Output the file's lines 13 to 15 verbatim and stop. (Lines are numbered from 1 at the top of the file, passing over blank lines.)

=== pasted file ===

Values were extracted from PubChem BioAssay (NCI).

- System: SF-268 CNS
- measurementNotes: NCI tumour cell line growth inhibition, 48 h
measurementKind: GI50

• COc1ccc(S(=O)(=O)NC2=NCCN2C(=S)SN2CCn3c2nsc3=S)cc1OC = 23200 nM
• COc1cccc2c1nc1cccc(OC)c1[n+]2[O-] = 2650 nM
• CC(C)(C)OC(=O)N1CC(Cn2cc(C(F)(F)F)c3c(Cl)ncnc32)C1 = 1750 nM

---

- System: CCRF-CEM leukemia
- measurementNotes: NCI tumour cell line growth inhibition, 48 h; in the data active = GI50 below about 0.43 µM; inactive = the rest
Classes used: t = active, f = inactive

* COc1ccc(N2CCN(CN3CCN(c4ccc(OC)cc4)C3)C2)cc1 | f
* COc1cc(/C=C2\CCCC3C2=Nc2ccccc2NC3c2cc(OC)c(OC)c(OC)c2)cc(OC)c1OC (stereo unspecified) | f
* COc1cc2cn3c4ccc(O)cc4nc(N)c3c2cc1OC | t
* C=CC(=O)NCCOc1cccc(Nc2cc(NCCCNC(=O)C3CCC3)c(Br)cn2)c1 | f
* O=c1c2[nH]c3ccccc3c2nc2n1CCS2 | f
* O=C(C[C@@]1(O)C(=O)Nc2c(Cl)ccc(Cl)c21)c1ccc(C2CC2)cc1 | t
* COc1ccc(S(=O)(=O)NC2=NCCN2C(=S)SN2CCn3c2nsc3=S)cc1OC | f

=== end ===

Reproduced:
* COc1cc(/C=C2\CCCC3C2=Nc2ccccc2NC3c2cc(OC)c(OC)c(OC)c2)cc(OC)c1OC (stereo unspecified) | f
* COc1cc2cn3c4ccc(O)cc4nc(N)c3c2cc1OC | t
* C=CC(=O)NCCOc1cccc(Nc2cc(NCCCNC(=O)C3CCC3)c(Br)cn2)c1 | f